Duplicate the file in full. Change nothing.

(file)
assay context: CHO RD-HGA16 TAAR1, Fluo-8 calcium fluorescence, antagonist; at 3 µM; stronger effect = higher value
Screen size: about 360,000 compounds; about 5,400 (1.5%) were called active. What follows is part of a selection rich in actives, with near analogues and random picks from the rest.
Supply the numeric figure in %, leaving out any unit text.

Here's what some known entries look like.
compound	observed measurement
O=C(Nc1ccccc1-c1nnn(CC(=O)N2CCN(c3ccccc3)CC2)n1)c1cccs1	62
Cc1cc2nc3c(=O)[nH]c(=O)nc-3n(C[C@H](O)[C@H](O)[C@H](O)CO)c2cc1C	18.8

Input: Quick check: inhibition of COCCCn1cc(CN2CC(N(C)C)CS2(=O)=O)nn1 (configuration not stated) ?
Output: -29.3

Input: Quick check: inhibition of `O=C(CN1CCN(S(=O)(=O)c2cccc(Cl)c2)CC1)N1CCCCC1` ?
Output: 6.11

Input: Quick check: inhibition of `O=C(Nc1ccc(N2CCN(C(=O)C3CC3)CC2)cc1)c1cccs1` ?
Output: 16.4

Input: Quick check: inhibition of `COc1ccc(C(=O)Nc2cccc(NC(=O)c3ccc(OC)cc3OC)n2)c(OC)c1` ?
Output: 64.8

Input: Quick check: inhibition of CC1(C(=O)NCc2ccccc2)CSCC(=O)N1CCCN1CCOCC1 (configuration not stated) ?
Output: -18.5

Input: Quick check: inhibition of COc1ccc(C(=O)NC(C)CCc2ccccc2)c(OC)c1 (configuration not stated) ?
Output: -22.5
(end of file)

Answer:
assay context: CHO RD-HGA16 TAAR1, Fluo-8 calcium fluorescence, antagonist; at 3 µM; stronger effect = higher value
Screen size: about 360,000 compounds; about 5,400 (1.5%) were called active. What follows is part of a selection rich in actives, with near analogues and random picks from the rest.
Supply the numeric figure in %, leaving out any unit text.

Here's what some known entries look like.
compound	observed measurement
O=C(Nc1ccccc1-c1nnn(CC(=O)N2CCN(c3ccccc3)CC2)n1)c1cccs1	62
Cc1cc2nc3c(=O)[nH]c(=O)nc-3n(C[C@H](O)[C@H](O)[C@H](O)CO)c2cc1C	18.8

Input: Quick check: inhibition of COCCCn1cc(CN2CC(N(C)C)CS2(=O)=O)nn1 (configuration not stated) ?
Output: -29.3

Input: Quick check: inhibition of `O=C(CN1CCN(S(=O)(=O)c2cccc(Cl)c2)CC1)N1CCCCC1` ?
Output: 6.11

Input: Quick check: inhibition of `O=C(Nc1ccc(N2CCN(C(=O)C3CC3)CC2)cc1)c1cccs1` ?
Output: 16.4

Input: Quick check: inhibition of `COc1ccc(C(=O)Nc2cccc(NC(=O)c3ccc(OC)cc3OC)n2)c(OC)c1` ?
Output: 64.8

Input: Quick check: inhibition of CC1(C(=O)NCc2ccccc2)CSCC(=O)N1CCCN1CCOCC1 (configuration not stated) ?
Output: -18.5

Input: Quick check: inhibition of COc1ccc(C(=O)NC(C)CCc2ccccc2)c(OC)c1 (configuration not stated) ?
Output: -22.5